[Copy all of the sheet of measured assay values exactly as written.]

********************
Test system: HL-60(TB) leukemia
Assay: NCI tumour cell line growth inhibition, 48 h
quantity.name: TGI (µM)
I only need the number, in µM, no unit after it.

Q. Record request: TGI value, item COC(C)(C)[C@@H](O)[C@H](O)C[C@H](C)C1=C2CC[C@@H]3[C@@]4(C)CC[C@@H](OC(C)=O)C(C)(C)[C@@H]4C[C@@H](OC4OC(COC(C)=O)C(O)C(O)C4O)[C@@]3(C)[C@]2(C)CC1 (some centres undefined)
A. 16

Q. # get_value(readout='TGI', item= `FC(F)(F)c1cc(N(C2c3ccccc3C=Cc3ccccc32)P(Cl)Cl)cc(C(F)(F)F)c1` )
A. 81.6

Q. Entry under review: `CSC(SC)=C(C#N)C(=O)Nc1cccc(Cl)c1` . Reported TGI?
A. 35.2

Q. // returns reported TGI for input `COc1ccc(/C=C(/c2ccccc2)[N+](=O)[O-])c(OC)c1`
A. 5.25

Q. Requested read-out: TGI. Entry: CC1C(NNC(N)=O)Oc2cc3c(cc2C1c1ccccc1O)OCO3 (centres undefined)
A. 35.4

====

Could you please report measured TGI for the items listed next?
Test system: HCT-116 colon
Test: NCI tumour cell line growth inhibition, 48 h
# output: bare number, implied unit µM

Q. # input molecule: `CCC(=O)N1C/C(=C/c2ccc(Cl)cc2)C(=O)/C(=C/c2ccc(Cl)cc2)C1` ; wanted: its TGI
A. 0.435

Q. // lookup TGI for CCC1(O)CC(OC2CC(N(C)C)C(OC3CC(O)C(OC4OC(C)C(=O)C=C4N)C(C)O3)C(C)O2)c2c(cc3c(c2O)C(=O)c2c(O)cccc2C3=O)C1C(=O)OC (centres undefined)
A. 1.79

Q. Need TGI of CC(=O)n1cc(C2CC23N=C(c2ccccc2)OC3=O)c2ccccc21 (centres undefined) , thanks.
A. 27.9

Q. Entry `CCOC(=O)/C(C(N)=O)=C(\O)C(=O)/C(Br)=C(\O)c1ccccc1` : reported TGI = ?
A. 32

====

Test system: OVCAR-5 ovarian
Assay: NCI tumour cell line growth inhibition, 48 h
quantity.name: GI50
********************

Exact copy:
Test system: HL-60(TB) leukemia
Assay: NCI tumour cell line growth inhibition, 48 h
quantity.name: TGI (µM)
I only need the number, in µM, no unit after it.

Q. Record request: TGI value, item COC(C)(C)[C@@H](O)[C@H](O)C[C@H](C)C1=C2CC[C@@H]3[C@@]4(C)CC[C@@H](OC(C)=O)C(C)(C)[C@@H]4C[C@@H](OC4OC(COC(C)=O)C(O)C(O)C4O)[C@@]3(C)[C@]2(C)CC1 (some centres undefined)
A. 16

Q. # get_value(readout='TGI', item= `FC(F)(F)c1cc(N(C2c3ccccc3C=Cc3ccccc32)P(Cl)Cl)cc(C(F)(F)F)c1` )
A. 81.6

Q. Entry under review: `CSC(SC)=C(C#N)C(=O)Nc1cccc(Cl)c1` . Reported TGI?
A. 35.2

Q. // returns reported TGI for input `COc1ccc(/C=C(/c2ccccc2)[N+](=O)[O-])c(OC)c1`
A. 5.25

Q. Requested read-out: TGI. Entry: CC1C(NNC(N)=O)Oc2cc3c(cc2C1c1ccccc1O)OCO3 (centres undefined)
A. 35.4

====

Could you please report measured TGI for the items listed next?
Test system: HCT-116 colon
Test: NCI tumour cell line growth inhibition, 48 h
# output: bare number, implied unit µM

Q. # input molecule: `CCC(=O)N1C/C(=C/c2ccc(Cl)cc2)C(=O)/C(=C/c2ccc(Cl)cc2)C1` ; wanted: its TGI
A. 0.435

Q. // lookup TGI for CCC1(O)CC(OC2CC(N(C)C)C(OC3CC(O)C(OC4OC(C)C(=O)C=C4N)C(C)O3)C(C)O2)c2c(cc3c(c2O)C(=O)c2c(O)cccc2C3=O)C1C(=O)OC (centres undefined)
A. 1.79

Q. Need TGI of CC(=O)n1cc(C2CC23N=C(c2ccccc2)OC3=O)c2ccccc21 (centres undefined) , thanks.
A. 27.9

Q. Entry `CCOC(=O)/C(C(N)=O)=C(\O)C(=O)/C(Br)=C(\O)c1ccccc1` : reported TGI = ?
A. 32

====

Test system: OVCAR-5 ovarian
Assay: NCI tumour cell line growth inhibition, 48 h
quantity.name: GI50